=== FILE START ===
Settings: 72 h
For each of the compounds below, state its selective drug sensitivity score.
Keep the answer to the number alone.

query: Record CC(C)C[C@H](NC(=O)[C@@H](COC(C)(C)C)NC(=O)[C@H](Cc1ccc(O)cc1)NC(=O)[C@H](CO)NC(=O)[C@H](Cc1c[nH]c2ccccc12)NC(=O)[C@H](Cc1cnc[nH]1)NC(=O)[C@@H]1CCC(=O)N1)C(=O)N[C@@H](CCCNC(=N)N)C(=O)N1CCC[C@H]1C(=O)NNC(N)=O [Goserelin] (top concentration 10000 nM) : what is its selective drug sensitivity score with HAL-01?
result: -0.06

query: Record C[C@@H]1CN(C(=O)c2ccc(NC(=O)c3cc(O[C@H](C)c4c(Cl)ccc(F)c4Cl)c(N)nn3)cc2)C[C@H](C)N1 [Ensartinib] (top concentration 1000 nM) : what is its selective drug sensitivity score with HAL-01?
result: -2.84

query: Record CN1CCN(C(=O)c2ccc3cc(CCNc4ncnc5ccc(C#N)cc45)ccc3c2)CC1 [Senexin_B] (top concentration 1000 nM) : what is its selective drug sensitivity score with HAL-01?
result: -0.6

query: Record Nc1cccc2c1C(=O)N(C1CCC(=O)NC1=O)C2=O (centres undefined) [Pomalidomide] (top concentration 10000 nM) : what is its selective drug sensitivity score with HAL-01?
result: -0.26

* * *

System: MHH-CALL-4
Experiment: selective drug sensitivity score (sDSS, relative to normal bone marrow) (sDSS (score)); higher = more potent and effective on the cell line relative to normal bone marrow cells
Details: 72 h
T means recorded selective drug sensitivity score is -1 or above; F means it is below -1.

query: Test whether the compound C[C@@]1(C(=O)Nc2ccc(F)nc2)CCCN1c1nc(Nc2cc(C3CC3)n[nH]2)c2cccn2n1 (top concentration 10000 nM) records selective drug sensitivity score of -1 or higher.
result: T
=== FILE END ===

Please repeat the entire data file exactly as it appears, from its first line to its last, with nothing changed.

Settings: 72 h
For each of the compounds below, state its selective drug sensitivity score.
Keep the answer to the number alone.

query: Record CC(C)C[C@H](NC(=O)[C@@H](COC(C)(C)C)NC(=O)[C@H](Cc1ccc(O)cc1)NC(=O)[C@H](CO)NC(=O)[C@H](Cc1c[nH]c2ccccc12)NC(=O)[C@H](Cc1cnc[nH]1)NC(=O)[C@@H]1CCC(=O)N1)C(=O)N[C@@H](CCCNC(=N)N)C(=O)N1CCC[C@H]1C(=O)NNC(N)=O [Goserelin] (top concentration 10000 nM) : what is its selective drug sensitivity score with HAL-01?
result: -0.06

query: Record C[C@@H]1CN(C(=O)c2ccc(NC(=O)c3cc(O[C@H](C)c4c(Cl)ccc(F)c4Cl)c(N)nn3)cc2)C[C@H](C)N1 [Ensartinib] (top concentration 1000 nM) : what is its selective drug sensitivity score with HAL-01?
result: -2.84

query: Record CN1CCN(C(=O)c2ccc3cc(CCNc4ncnc5ccc(C#N)cc45)ccc3c2)CC1 [Senexin_B] (top concentration 1000 nM) : what is its selective drug sensitivity score with HAL-01?
result: -0.6

query: Record Nc1cccc2c1C(=O)N(C1CCC(=O)NC1=O)C2=O (centres undefined) [Pomalidomide] (top concentration 10000 nM) : what is its selective drug sensitivity score with HAL-01?
result: -0.26

* * *

System: MHH-CALL-4
Experiment: selective drug sensitivity score (sDSS, relative to normal bone marrow) (sDSS (score)); higher = more potent and effective on the cell line relative to normal bone marrow cells
Details: 72 h
T means recorded selective drug sensitivity score is -1 or above; F means it is below -1.

query: Test whether the compound C[C@@]1(C(=O)Nc2ccc(F)nc2)CCCN1c1nc(Nc2cc(C3CC3)n[nH]2)c2cccn2n1 (top concentration 10000 nM) records selective drug sensitivity score of -1 or higher.
result: T